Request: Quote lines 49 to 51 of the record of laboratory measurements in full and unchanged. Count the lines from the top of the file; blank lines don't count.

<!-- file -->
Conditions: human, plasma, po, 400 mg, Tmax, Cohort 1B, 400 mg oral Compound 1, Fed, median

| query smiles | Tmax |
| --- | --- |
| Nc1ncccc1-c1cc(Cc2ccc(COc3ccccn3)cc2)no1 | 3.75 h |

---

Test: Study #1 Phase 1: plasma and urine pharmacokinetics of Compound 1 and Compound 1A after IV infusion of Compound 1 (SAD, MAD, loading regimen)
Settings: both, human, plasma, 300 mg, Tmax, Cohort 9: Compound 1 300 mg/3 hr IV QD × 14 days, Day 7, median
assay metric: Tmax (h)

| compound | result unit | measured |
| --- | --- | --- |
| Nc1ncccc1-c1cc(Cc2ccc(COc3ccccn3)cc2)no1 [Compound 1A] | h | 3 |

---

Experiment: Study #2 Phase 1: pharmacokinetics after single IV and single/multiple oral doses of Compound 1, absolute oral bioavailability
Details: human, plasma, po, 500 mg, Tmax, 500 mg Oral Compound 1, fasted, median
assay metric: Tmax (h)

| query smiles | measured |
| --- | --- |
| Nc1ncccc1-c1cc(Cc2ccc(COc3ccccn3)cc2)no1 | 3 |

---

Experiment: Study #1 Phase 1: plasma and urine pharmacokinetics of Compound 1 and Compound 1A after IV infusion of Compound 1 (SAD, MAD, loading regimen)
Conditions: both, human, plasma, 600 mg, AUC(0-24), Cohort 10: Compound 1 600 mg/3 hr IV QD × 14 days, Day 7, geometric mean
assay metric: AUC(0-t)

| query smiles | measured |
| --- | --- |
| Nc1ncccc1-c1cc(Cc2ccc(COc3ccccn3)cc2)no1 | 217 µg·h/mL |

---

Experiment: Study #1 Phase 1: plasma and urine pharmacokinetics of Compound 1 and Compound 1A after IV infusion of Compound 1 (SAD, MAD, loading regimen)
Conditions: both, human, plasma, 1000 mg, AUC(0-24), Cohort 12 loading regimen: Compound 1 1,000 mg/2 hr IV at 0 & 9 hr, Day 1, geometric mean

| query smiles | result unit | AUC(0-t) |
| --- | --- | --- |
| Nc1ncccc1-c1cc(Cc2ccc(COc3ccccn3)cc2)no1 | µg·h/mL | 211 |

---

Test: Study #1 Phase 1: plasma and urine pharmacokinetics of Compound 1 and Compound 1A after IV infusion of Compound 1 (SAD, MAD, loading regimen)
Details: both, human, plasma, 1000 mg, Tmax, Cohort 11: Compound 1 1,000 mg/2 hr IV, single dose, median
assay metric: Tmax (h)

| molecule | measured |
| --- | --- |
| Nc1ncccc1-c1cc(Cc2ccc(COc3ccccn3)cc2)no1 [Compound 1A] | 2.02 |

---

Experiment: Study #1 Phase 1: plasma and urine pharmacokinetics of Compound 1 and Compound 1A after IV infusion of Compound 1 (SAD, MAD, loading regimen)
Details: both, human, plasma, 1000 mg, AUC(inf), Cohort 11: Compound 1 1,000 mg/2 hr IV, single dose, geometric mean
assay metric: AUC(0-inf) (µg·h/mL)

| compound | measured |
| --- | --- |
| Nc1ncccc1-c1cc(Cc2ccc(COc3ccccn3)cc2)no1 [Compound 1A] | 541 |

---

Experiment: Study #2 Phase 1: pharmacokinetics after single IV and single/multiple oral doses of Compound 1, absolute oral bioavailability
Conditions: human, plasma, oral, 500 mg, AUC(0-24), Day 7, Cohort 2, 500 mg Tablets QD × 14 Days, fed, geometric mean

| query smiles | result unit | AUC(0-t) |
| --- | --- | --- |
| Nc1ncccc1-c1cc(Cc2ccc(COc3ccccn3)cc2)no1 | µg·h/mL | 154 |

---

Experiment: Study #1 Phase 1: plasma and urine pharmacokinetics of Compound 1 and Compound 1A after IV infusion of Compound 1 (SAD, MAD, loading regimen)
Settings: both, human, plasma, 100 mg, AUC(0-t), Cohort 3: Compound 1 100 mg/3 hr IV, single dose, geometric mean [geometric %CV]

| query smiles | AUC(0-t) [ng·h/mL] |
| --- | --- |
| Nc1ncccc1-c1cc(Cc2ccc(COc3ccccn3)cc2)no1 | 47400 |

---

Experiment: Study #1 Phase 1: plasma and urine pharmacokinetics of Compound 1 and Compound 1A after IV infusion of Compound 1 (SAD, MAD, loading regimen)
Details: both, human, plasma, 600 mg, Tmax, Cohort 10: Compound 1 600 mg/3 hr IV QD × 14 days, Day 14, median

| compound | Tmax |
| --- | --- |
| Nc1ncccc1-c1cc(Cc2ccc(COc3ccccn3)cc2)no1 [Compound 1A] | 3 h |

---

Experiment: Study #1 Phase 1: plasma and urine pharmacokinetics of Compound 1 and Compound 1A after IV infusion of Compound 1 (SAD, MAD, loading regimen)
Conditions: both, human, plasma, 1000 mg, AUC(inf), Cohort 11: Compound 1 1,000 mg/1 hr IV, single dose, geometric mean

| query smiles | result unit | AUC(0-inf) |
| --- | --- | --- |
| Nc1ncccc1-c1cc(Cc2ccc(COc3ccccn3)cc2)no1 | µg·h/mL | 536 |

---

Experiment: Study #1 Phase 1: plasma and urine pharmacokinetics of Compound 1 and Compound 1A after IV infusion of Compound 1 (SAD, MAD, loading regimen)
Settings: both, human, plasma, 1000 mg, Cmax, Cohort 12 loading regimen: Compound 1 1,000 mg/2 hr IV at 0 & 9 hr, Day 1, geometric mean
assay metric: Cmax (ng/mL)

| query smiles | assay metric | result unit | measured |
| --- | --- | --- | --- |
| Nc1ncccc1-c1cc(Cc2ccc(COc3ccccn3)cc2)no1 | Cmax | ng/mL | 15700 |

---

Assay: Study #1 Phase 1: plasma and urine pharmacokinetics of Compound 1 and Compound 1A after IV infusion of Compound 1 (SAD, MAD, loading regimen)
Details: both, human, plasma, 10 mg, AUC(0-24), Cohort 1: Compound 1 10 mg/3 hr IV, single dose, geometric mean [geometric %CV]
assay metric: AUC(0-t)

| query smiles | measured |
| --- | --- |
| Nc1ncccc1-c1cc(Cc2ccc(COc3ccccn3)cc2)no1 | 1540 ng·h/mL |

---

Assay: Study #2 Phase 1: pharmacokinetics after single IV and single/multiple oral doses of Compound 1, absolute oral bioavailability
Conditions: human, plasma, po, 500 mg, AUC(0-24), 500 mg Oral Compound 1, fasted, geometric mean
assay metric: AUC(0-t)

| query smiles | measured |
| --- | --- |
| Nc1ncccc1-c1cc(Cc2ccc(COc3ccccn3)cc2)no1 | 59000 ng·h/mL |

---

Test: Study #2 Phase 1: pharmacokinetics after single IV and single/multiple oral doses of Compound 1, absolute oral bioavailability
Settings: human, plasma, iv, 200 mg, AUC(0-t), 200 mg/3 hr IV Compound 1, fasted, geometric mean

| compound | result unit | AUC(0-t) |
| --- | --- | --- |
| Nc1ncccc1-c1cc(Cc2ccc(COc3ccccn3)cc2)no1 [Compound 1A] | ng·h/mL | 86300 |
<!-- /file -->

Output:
| query smiles | result unit | AUC(0-t) |
| --- | --- | --- |
| Nc1ncccc1-c1cc(Cc2ccc(COc3ccccn3)cc2)no1 | µg·h/mL | 154 |